Reducing the Burden of Non-Communicable Diseases in Moldova

NCDs account for 85.6% of deaths annually in Moldova.

NCDs account for 85.6% of deaths annually in Moldova.

In Moldova, over half of the population suffers from non-communicable diseases (NCDs). The Government of the Republic of Moldova and the Swiss Agency for Development and Cooperation created the Healthy Life Project, implemented by Swiss TPH, with the aim to reduce the burden of NCDs with a focus on rural areas. On 5-7 June, the 3rd International Conference on Non-Communicable Diseases took place in Chisinau, addressing topics such as improvement in primary healthcare, people-centred integrated care and modern approaches in health promotion.

Reducing health inequalities to achieve Universal Health Coverage

Non-communicable diseases (NCDs) are the leading cause of death worldwide. Like many countries, the Republic of Moldova faces a growing NCD mortality and morbidity burden: more than 50% of the population suffers from non-communicable diseases, including cardiovascular diseases, cancer, diabetes and chronic respiratory diseases. The probability of dying of these four diseases between the age of 30 and 70 years is 26%, with NCDs accounting for 85.6% of deaths annually in the country.

In the last decade, the Government of the Republic of Moldova has taken important steps to tackle NCDs and their risk factors through the adoption of numerous national strategies, policies as well as a number of inter-sectoral or disease specific programmes. These efforts are embedded in broader health systems strengthening reforms in the last two decades that aim to reduce health inequalities and achieve Universal Health Coverage (UHC).

In January 2017, the Government of the Republic of Moldova and the Swiss Agency for Development and Cooperation (SDC) created the "Healthy Life Project: Reducing the Burden of Non-Communicable Diseases in Moldova", implemented by Swiss TPH, with the aim to reduce the burden of NCDs in Moldova.

Healthy Life Project

The Healthy Life Project (Via?- S‘n’toas’ Project) contributes to the improvement of the health status of the Moldovan population, especially in rural populations, through the reduction of the burden of NCDs by facilitating the adoption of evidence-based approaches to health promotion. The project’s approach is to facilitate the organisation of an inter-sectoral response to NCDs with improved health intervention planning, better collaboration and management, as well as to promote models of integrated care and outreach services.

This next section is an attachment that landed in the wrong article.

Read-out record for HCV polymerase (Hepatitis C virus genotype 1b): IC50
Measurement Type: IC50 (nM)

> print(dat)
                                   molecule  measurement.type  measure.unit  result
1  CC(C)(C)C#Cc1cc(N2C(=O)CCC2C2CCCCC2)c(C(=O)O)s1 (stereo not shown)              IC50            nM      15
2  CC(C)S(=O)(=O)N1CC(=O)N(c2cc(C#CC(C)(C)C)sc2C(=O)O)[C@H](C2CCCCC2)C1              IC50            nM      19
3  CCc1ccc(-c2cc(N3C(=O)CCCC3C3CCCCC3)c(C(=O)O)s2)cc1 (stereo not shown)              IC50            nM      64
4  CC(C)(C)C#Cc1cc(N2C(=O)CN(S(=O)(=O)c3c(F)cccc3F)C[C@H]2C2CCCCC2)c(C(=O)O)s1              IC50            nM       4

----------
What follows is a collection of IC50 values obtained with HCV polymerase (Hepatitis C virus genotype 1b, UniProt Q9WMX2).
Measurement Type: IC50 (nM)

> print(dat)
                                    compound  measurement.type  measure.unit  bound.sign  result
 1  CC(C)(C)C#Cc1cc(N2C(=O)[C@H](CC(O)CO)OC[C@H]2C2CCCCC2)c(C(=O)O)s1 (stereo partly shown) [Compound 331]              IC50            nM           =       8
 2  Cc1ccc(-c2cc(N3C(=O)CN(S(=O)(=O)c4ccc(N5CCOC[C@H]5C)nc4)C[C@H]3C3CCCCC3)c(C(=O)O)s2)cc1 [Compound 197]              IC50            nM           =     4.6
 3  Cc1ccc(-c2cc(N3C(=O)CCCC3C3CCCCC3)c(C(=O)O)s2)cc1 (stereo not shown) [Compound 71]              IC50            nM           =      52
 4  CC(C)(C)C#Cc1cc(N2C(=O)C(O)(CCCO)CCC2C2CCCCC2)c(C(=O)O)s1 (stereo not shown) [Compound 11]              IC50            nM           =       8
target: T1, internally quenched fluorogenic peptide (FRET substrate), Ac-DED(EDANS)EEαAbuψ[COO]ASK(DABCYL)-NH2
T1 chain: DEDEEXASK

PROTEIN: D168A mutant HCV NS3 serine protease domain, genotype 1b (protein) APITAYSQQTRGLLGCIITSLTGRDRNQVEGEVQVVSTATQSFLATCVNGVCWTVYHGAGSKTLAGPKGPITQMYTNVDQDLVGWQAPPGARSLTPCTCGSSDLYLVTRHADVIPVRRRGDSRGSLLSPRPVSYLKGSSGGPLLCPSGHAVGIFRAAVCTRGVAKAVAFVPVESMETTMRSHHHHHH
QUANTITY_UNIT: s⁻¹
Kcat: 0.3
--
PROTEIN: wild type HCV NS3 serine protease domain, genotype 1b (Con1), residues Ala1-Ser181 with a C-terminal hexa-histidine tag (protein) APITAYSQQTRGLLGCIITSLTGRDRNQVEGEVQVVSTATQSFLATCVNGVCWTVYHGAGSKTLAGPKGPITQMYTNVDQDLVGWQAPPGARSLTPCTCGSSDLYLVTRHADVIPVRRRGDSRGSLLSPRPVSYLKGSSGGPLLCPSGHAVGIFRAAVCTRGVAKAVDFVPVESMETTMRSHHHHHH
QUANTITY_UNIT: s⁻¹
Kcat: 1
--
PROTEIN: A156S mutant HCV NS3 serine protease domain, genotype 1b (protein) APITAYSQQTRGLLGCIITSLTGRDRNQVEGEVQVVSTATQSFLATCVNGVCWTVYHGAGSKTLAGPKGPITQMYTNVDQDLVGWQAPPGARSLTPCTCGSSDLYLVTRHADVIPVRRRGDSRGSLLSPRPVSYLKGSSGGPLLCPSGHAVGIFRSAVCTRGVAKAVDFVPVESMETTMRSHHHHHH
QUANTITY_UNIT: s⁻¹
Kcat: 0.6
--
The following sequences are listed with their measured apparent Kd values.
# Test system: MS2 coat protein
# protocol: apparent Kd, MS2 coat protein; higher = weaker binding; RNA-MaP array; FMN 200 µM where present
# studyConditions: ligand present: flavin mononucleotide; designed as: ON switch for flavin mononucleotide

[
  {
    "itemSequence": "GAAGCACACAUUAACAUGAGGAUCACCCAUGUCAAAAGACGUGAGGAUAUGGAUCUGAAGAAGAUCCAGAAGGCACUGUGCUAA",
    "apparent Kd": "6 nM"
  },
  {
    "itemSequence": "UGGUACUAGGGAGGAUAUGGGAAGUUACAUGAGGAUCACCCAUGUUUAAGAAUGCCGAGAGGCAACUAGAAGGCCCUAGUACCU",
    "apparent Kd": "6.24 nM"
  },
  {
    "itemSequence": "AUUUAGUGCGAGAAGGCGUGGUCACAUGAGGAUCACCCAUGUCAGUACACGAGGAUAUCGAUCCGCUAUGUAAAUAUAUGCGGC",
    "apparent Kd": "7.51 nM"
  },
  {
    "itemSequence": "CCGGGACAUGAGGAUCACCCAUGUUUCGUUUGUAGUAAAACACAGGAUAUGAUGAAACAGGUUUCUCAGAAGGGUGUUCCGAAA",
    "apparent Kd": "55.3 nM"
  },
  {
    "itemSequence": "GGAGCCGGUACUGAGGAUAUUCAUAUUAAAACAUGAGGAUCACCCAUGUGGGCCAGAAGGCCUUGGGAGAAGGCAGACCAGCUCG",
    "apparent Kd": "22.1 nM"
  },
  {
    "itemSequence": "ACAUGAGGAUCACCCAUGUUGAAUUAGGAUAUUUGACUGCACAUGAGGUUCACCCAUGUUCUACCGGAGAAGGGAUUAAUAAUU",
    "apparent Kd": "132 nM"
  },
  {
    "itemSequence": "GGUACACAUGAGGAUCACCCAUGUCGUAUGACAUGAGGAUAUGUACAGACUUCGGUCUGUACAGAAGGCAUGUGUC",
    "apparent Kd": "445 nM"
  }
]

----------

"By working closely with the social sector, involving citizens in decisions related to their health, and building the capacities of local public authorities and district-level officials, the Healthy Life Project facilitates a shared understanding of innovative approaches to health promotion," said Helen Prytherch, Project Lead of the Healthy Life Project at Swiss TPH.

UHC calls for integrated care and multi-sectoral collaboration

As part of the baseline for the Healthy Life Project, a survey on primary health care facilities and pharmacies across 20 districts was conducted by Swiss TPH to provide an update on the state of NCD service provision at the primary healthcare level in Moldova. This has been recently published in the BMC Health Services Research journal.

The study identified gaps in service provision, which require broad health system improvements to ensure NCD related policies and strategies are embedded into primary healthcare service provision. It concluded that ensuring UHC calls for integrated care and multi-sectoral collaboration at all levels of the public and private sectors, including education, social services, sociocultural activities and local administration.

NCD conference in Chisinau

The Republic of Moldova held its 3rd International Conference on Non-Communicable Diseases on 5-7 June 2019 at the Medical State University in Chisinau. The Ministry of Health, Labour and Social Protection and the National Agency for Public Health spearheaded the event, alongside the World Health Organization, the University of Iowa, the Babe?-Bolyai University, Romania and the Healthy Life Project.

The conference brought together international and national partners as well as patient advocates to discuss new research, ideas and approaches related to prevention and control of NCDs. The Healthy Life Project together with national and local partners organised workshops on continuous quality improvement in primary healthcare for NCD patients, people-centred integrated care, planning of public health actions based on health profiles, and modern approaches in health promotion.

"Fostering inter-sectoral collaboration on health promotion and integrated care is never an easy process but it is critical for us to tackle the burden of NCDs, increase citizens’ levels of health literacy to reduce their NCDs risk behavior and for the country to achieve the 2030 Sustainable Development Agenda on good health and well-being." said Ala Curteanu, Project Manager of the Healthy Life Project.